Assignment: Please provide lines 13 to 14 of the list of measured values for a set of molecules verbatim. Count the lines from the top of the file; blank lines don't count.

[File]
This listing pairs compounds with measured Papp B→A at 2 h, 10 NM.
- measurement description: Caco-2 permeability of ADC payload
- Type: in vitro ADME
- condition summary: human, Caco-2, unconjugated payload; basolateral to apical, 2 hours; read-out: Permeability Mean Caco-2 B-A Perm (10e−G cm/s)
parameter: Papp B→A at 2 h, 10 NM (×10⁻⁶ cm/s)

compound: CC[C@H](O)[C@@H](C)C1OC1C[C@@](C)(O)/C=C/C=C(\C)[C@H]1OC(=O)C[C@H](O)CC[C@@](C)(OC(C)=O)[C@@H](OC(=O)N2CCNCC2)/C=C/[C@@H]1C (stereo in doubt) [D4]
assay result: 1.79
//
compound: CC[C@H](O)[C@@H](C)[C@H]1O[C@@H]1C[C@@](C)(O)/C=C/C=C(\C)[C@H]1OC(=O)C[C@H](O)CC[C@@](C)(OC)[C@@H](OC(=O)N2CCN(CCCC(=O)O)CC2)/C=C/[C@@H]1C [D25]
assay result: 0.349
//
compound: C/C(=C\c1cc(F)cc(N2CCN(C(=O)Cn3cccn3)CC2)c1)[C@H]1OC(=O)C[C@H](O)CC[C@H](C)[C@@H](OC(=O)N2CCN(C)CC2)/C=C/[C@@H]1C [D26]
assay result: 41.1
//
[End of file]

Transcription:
assay result: 41.1
//